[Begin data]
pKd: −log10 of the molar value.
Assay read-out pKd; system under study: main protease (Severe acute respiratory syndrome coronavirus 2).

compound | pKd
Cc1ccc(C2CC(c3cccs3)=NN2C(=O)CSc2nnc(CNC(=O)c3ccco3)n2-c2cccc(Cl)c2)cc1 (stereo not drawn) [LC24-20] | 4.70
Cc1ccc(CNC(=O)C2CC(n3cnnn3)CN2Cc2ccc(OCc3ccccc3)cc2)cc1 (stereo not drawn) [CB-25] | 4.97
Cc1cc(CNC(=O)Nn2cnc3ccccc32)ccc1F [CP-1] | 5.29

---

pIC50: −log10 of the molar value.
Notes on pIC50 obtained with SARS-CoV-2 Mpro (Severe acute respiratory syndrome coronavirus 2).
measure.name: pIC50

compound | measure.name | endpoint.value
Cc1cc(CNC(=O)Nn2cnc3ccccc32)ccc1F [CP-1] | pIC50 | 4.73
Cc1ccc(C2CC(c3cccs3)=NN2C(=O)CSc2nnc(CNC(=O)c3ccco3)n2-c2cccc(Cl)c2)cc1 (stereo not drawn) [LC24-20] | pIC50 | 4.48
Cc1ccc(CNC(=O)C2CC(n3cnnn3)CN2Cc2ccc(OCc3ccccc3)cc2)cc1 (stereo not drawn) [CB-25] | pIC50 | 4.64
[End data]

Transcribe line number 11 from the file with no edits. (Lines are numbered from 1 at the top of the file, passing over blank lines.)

compound | measure.name | endpoint.value